How do you get mulloway in the surf?

How do you get mulloway in the surf?

By concentrating your efforts on the high tide rather than moon cycles, you can chase mulloway any day of the week. It just means following the high tide by fishing later at night or in the early hours of the morning.

What tide is best for mulloway?

The best fishing times are at dusk and dawn especially with a rising tide. Mulloway, once caught, will typically make two runs and it is best to let them run on their first and bring them in on their second run. Be careful when gaffing and handling this fish, taking care to always support the body.

Where is mulloway in winter?

The best spots to try for a mulloway are the deep water off the bottom of North Straddie and the hole in Cobby Passage. Winter is bream time when fishing around Jumpinpin, and that will be the focus of most anglers this month.

When can you catch jewfish in NSW?

In NSW during the new and full moon cycle, the prime fishing time (high tide) always falls between 7 and 9.30pm, depending on how close to the moon you are. More jew are caught at this time because more anglers fish it than, say, the 3am high tide.

Can you catch mulloway on a low tide?

If a spot has been identified as a deep hole or shallower area adjacent to deep water, this will be best targeted 1.5 hours either side of the change of tide; high or low will depend on the spot. In some spots it may not matter but others may only find it’s low tide, or vice versa.

Can you catch mulloway on low tide?

What is the best moon to catch mulloway?

The worst week of the month to target mulloway is the week after and including the night of the full moon. The best weeks are the lead up to the full and new moon. It’s no coincidence that the perfect tides during these periods fall in the early morning and late afternoon in low light conditions.

How do you target mulloway?

Try to cast toward shallower water working back toward the deep as active fish will move to shallower margins where the bait is to feed and ambush prey. A good sounder is invaluable if lure or bait fishing. Always keep a keen eye out for bait and of course larger predators trailing them.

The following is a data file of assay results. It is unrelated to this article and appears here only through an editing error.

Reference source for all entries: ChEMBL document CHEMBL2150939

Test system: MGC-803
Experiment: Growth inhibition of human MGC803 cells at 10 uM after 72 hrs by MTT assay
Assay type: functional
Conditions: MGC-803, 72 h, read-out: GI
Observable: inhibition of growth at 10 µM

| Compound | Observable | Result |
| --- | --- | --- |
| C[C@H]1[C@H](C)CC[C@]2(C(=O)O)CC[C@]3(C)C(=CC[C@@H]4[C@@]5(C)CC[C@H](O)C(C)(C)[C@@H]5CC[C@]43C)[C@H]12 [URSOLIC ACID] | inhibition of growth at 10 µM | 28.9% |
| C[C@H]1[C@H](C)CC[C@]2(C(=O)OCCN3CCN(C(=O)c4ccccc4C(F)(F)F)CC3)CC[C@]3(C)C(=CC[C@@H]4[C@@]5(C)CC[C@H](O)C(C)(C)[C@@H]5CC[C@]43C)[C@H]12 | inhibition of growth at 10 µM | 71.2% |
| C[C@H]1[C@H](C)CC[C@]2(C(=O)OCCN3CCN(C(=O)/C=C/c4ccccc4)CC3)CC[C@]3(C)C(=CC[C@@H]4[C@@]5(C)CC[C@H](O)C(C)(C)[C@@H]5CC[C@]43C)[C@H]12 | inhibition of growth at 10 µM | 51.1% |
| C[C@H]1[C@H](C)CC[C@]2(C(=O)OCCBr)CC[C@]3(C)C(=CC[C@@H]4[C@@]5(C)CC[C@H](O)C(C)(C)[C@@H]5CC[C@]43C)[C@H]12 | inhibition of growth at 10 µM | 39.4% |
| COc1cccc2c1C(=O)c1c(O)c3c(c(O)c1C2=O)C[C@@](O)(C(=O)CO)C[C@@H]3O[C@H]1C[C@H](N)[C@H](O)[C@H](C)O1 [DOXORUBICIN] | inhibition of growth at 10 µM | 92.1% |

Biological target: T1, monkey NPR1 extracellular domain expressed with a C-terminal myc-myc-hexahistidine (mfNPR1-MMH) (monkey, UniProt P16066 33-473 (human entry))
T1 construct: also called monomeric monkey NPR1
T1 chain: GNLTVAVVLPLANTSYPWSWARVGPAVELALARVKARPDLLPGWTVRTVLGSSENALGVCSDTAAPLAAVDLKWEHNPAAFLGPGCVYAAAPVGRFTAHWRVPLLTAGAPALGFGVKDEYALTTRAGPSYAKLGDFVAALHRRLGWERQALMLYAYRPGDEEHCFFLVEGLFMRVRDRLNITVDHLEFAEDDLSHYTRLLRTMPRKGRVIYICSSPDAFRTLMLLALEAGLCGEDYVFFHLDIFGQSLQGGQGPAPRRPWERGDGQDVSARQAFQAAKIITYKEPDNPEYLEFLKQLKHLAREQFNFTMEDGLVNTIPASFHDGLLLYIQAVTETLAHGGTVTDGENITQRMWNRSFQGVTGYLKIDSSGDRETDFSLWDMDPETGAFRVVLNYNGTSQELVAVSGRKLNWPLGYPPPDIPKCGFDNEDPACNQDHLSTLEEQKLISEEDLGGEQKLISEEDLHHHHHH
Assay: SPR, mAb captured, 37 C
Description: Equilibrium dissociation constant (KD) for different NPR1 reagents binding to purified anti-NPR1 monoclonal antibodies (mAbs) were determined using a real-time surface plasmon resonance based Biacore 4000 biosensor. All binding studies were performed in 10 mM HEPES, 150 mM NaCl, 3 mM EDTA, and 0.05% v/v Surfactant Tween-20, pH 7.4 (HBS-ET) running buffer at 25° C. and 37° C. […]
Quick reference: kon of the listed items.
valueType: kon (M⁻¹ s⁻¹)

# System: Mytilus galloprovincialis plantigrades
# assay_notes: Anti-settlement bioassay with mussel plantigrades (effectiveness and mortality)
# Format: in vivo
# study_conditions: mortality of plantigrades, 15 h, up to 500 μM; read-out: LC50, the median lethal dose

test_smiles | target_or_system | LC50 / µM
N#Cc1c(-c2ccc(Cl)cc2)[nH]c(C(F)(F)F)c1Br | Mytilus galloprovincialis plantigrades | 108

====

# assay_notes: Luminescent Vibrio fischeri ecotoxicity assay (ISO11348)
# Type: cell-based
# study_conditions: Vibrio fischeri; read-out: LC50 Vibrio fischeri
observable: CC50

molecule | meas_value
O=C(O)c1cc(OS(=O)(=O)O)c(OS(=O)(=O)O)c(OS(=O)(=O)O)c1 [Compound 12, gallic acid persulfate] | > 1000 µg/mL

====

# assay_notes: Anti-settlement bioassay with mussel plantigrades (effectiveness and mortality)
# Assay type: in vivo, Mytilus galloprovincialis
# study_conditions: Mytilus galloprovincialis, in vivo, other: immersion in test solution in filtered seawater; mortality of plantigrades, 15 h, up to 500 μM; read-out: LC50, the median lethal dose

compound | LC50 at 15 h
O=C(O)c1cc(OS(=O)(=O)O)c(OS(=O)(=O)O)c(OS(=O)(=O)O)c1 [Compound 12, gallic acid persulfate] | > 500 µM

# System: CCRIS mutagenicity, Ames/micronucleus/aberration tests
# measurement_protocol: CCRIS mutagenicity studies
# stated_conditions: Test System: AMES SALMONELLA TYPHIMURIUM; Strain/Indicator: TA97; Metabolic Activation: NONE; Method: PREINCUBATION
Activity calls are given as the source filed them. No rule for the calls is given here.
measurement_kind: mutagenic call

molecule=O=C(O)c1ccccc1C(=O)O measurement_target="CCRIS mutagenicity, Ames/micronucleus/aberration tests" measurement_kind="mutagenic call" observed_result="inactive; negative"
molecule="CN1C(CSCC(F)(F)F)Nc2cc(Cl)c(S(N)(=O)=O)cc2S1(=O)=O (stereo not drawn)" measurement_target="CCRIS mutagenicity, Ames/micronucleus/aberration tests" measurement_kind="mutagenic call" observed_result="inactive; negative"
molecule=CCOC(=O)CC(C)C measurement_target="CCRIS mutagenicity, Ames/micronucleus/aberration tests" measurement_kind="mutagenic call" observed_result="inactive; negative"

Where can I catch mulloway NSw?

In NSw, significant catches of mulloway are taken by the Estuary General, ocean Hauling and ocean Trap and line fisheries. Mulloway is also a very significant species in the recreational fishery, and catches by this sector are much larger than commercial landings.

Where can I catch mulloway in Sydney?

Mulloway stocking programs in the Georges River have seen healthy populations introduced into the river which eventually make their way into Botany Bay while natural recruitment has seen a reliable supply of fish available in Sydney Harbour and Parramatta River, along with the Hawkesbury.

How old is a 70cm mulloway?

“Female mulloway appear to first mature at around 70cm long and 3-4 years of age, with 100 per cent mature by around 80cm (5 years old), however, in contrast males mature earlier (2-3 years old) and at a smaller size (50-55 cm, 100 per cent mature at 63 cm and 4 years old),” says Diggles.

Can you catch jewfish at low tide?

The best bet is to focus more on the tides. Nine times out of 10 the change of tide is a likely time for a jewfish to take the bait. In deep water that could mean high or low water but in shallow spots you’re better off concentrating around the top of the tide.

What is the best bait to catch mulloway?

Best bait. With mulloway baits, fresh is best and live is usually even better! They are particularly fond of eating small tailor, luderick (blackfish), trevally, yellowtail scad, pike, mullet, pilchards, garfish, tommy ruff (herring) and slimy mackerel.

What is the legal size for jewfish in NSW?

between 45 and 70cm
The possession limit of 10 Mulloway, between 45 and 70cm that currently applies to estuary meshing net fishers has also been removed. This will mean that a 70cm minimum size limit for Mulloway, also commonly know as jewfish, will apply to all fishers.

Are jewfish protected in NSW?

“Black jewfish is now a commercial and recreational no-take species on the east coast until the fishery reopens on 1 January 2021,” Furner said. “Any commercial or recreational fisher found to be in possession of black jewfish will be in breach of the Fisheries Act and could face a maximum fine of $133,450.